Reform proposals meant to trigger national discourse — NDC
The National Democratic Congress (NDC) has said its proposals for electoral reforms are intended to be used to undertake a dispassionate and open discussions towards a review of the electoral process.
“They are aimed at contributing to a national conversation on electoral reforms against the background of critical and lingering cross-party dissatisfaction with the electoral process,” Nana Ato Dadzie, the Chairman of a technical committee of the party that researched and drafted the reforms, said.
The reform proposals had been segregated into parts ‘A’ and ‘B’ with part ‘A’ requiring action by the Executive arm of the state while part ‘B’ contains reform proposals requiring action by the Electoral Commission (EC).
Speaking at a news conference in Accra today ( Tuesday), he asked the government to initiate the necessary steps to operationalise the party’s recommendations for electoral reforms ahead of the 2024 general election.
Giving details of the proposals, Nana Dadzie, a former Chief of Staff in the Rawlings administration and an elder of the party, said the part ‘A’ consisted of 10 recommendations of which the party considered three as its flagship recommendations.
The first of the three-flagship recommendations is that the members of the EC should be appointed by the President in consultation with the Council of State and with the prior approval of Parliament, provided that the Chairperson shall be approved by two-thirds of all the Members of Parliament.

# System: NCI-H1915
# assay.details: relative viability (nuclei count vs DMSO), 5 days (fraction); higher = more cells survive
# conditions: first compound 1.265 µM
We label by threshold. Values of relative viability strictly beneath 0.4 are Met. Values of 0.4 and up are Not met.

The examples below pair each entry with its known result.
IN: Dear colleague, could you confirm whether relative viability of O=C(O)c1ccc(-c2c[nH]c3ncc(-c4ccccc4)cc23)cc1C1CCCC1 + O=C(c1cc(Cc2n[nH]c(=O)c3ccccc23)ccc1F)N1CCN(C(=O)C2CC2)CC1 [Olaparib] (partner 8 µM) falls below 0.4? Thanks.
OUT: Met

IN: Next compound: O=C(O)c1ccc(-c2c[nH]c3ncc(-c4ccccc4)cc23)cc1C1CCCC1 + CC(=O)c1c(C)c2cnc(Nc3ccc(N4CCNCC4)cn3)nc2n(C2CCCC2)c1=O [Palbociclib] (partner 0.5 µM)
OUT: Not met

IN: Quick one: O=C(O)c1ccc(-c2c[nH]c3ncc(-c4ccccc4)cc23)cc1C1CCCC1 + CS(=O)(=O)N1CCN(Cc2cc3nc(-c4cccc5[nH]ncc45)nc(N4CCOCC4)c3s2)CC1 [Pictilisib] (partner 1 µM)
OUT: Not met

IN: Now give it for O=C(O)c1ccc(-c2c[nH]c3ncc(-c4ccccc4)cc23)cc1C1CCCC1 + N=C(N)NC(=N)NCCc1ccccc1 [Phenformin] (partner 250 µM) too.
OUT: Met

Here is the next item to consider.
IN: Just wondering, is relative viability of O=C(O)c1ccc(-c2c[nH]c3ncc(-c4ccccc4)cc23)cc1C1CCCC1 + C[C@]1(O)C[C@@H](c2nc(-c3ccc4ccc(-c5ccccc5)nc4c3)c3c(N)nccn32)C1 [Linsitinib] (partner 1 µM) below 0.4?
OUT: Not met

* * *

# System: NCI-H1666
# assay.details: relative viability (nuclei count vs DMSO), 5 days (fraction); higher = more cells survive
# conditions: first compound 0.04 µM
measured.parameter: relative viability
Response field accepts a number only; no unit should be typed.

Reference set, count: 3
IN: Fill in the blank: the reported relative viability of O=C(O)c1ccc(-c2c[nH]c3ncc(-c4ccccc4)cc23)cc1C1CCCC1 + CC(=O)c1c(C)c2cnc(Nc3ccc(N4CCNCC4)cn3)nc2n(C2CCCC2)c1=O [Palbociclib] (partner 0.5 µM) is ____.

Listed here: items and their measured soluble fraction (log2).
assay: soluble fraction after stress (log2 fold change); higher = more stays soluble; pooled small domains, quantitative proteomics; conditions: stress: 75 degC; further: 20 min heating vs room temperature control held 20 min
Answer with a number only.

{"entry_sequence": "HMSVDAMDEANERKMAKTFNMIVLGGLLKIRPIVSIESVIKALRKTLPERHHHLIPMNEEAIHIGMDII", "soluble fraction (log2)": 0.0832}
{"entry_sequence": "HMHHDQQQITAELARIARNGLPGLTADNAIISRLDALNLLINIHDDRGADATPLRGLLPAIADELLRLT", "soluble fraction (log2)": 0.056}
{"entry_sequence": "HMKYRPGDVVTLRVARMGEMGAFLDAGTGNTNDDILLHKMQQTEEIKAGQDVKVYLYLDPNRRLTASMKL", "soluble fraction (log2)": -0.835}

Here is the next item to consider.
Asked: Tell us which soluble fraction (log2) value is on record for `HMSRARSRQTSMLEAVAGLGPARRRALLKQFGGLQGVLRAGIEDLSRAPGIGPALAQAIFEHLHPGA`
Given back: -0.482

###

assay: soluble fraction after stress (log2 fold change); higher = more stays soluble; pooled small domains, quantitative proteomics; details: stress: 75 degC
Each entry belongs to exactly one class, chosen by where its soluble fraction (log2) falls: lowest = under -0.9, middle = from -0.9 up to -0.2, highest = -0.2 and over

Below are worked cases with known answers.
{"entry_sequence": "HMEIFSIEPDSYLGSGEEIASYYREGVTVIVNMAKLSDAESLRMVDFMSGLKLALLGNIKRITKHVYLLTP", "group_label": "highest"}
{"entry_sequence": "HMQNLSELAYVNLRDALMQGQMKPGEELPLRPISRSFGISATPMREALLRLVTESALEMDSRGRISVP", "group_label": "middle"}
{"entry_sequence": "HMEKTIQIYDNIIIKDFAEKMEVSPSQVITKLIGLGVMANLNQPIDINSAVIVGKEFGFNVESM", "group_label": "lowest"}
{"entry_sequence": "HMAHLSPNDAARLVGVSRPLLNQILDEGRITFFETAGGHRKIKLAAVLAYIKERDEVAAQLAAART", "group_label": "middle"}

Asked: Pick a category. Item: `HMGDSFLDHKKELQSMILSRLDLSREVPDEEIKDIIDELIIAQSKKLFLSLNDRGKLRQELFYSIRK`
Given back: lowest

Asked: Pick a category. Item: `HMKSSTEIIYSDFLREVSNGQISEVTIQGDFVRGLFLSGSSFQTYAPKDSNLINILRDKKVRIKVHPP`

“We draw attention to a similar independent institution of the Constitution, the Supreme Court, whose members are similarly appointed on the advice of the Judicial Council or in consultation with the Council of State as appropriate but in all cases with the prior approval of Parliament.
“We noted that the Constitutional Review Commission (CRC) of which Mrs. Jean Mensa, the current Chairperson of the EC was a member, made exactly the same recommendation in its report dated December 20, 2011 and the government white paper accepted the recommendation,” he said.
Nana Dadzie, who was flanked by other members of the technical committee, including Professor Kwamena Ahwoi, Mr. Kofi Attor and Mr. Alex Segbefia, said the second proposal was for the Inter-Party Advisory Committee (IPAC) to be backed by legislation and that its composition and functions be clearly spelt out in the legislation.
“We draw attention to a similar independent body in the Constitution, the Judiciary, whose Judicial Council also has its composition and functions spelt out both in the Constitution and in legislation,” he said.
Part B recommendation
The second part of the recommendations, (Part B) captured 24 reform proposals out of which the NDC considered nine as its flagship recommendations.
They included the implementation of the continuous registration of voters which had already been approved by IPAC and accepted by the EC.
Nana Dadzie mentioned the other proposals to include the abolishment of the Regional Collation Centres, maintaining the voting period of 7a.m to 5 p.m and allowing a public broadcast of the presidential vote collation process at the EC Head Office as and when the constituency presidential results are received and certified.
Nana Dadzie explained that the proposal of reforms was not a new development but rather a practice that had long existed.
“All previous ECs have been subjected to intense attack from the political parties over the period,” he said.